“The information we wanted could be divided into two groups: what assets councils were buying and selling, and what they were doing with the money raised when an asset is sold. The research period showed we would need FOI to obtain this data.”
More than 700 FOI requests
“To reduce the risk of requests being refused for exceeding the cost/time limit, we needed to submit two separate requests to each of the 353 local authorities in England.
“Previously I had submitted and managed bulk FOI requests via email. However, staying on top of more than 700 requests would have proven very challenging. I was aware of the WhatDoTheyKnow Pro platform but hadn’t used it before, so thought this would be the ideal opportunity to test it out.
I don’t think I would have achieved that without WhatDoTheyKnow Pro
“It was useful to have up-to-date contact details for each authority and to be able to send the FOI requests in one go. But probably the most useful feature was the way in which WhatDoTheyKnow Pro tracks the status of each request and shows you when the public body in question has exceeded the statutory time limit. This made it a lot easier to stay on top of which councils needed to be chased and when I needed to do it.
“Managing so many FOI requests was still challenging and very time consuming but it would have been much harder by email. The first batch of requests had a success rate of more than 95% and the other (which was more detailed) was around 85%.
“I don’t think I would have achieved that without WhatDoTheyKnow Pro and, as a result, the investigation and interactive map we created would not have been as comprehensive.”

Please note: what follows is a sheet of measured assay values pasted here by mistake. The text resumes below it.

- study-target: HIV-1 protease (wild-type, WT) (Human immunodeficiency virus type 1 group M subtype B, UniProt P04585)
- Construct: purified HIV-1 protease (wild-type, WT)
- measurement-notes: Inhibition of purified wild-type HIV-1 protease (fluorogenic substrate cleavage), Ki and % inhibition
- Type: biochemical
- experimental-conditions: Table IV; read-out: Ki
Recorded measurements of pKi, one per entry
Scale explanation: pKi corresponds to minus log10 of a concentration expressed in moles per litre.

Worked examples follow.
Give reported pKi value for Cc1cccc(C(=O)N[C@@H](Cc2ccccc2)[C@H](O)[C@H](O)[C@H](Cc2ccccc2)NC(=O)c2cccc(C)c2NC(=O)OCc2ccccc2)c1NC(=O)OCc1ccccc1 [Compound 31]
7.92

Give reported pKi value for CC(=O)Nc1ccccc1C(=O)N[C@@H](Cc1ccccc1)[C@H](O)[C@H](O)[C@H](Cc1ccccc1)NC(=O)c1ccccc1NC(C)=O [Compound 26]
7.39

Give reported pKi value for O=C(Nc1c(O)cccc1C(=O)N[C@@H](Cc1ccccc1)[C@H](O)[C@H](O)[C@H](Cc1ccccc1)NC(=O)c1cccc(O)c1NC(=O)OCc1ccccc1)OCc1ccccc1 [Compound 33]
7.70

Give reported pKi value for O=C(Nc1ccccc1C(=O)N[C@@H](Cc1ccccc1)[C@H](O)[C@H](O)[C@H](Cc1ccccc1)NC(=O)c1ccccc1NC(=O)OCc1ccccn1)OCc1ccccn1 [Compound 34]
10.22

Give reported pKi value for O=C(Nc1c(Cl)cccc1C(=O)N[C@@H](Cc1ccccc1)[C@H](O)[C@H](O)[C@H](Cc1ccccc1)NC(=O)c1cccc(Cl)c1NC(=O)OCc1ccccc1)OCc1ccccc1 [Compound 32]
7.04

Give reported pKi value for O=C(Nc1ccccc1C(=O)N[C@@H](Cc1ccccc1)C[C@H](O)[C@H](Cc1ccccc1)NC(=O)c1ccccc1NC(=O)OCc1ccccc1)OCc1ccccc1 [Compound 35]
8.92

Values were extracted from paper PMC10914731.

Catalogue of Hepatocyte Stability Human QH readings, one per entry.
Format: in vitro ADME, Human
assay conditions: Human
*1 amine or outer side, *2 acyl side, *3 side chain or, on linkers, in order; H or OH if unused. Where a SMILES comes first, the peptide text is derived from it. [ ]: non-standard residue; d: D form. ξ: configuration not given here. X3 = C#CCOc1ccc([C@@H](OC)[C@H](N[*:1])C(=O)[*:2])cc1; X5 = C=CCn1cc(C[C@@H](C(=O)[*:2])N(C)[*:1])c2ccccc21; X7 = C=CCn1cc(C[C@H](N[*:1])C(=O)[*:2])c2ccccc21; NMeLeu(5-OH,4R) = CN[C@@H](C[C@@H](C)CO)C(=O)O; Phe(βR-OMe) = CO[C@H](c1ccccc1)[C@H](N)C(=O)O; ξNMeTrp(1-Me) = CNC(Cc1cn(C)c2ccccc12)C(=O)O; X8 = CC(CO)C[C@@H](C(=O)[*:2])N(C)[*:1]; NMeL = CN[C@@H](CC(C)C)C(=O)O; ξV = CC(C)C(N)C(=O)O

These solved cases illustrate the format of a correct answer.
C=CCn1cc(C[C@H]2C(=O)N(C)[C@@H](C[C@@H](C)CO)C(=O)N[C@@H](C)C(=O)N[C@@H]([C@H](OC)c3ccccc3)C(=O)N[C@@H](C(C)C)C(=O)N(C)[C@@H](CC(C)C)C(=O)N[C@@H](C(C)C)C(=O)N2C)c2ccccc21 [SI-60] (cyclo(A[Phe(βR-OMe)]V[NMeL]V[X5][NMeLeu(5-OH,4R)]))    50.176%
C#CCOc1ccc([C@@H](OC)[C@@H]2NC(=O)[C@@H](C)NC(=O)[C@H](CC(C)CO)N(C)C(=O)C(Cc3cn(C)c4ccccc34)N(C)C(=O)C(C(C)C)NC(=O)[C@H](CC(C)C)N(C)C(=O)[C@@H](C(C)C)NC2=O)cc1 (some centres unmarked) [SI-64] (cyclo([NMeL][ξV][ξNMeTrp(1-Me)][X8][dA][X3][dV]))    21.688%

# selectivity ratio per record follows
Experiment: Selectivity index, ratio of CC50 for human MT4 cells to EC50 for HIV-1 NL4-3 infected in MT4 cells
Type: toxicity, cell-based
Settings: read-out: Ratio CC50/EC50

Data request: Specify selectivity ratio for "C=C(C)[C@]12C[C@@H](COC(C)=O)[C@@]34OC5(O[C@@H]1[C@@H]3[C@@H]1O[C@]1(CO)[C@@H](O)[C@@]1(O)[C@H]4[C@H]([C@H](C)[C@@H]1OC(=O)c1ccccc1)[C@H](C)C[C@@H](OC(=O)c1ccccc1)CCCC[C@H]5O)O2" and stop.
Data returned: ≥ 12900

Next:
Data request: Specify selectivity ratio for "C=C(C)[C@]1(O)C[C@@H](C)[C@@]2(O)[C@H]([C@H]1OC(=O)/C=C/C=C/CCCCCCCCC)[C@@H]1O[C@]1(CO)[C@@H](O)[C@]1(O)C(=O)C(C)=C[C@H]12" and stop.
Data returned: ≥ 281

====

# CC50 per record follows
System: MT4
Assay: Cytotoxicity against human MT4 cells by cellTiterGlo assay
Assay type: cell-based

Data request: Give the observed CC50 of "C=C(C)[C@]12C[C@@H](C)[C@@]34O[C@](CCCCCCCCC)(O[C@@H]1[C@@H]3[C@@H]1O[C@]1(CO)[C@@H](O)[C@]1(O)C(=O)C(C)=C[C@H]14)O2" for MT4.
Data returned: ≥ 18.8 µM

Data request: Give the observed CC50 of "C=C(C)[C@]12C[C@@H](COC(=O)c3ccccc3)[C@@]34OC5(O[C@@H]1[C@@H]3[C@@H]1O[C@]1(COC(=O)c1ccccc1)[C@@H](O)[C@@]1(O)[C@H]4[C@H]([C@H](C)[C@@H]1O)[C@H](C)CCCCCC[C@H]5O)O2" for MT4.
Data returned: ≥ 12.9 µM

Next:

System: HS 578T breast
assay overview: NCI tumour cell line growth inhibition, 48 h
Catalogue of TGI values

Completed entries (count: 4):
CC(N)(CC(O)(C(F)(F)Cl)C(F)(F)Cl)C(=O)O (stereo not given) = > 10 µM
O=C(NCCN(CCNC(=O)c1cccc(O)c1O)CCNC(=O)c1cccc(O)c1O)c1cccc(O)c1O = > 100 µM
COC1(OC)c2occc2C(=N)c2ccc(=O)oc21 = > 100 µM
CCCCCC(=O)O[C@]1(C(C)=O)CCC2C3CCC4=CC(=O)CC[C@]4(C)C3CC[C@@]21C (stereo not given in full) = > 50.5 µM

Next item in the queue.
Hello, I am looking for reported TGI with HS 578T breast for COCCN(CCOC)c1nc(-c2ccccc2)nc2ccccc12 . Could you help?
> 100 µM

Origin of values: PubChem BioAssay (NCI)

Refining the requests
While councils have to publish annual lists of the assets they own, this does not include vital information such as who assets were bought from or sold to and the prices paid
“I sent requests to one of each type of local authority (London borough, metropolitan borough, unitary, county and district) to test what, if any, information councils would provide. The fact that all of those requests were successful meant I had confidence when submitting the batch requests.
“It also allowed me to include additional information in the bulk requests, because some of the test councils erroneously withheld, under Section 40, the identities of companies. As a result I added a note to the request highlighting that this would not be a correct application of that exemption.
“As each response came in I recorded them in two separate spreadsheets — one showing what assets had been bought/sold and another containing information about how the money raised from asset sales had been used. Gradually we built a comprehensive picture of what was happening with public spaces, and that was crucial for our story.”
Bringing about change
There have been tangible results from this investigation.
“The government launched an investigation into the sale of assets by Peterborough Council as a result of this particular story, focusing on that area.
“We submitted our findings to an inquiry currently being held by the Communities and Local Government select committee and were mentioned by name during the first day of oral hearings.
“And last month the Public Accounts Committee announced it would hold a similar inquiry into the sale of public land. Several councils halted their property investment policies after our coverage revealed how much they had borrowed to fund the purchases.”
Thank you very much to Gareth Davies for talking to us about the Sold From Under You project.
Image: Daniel von Appen
WhatDoTheyKnow Pro, mySociety’s subscription service offering extra tools for journalists and other professional users of FOI, has been running in the UK for just about two years.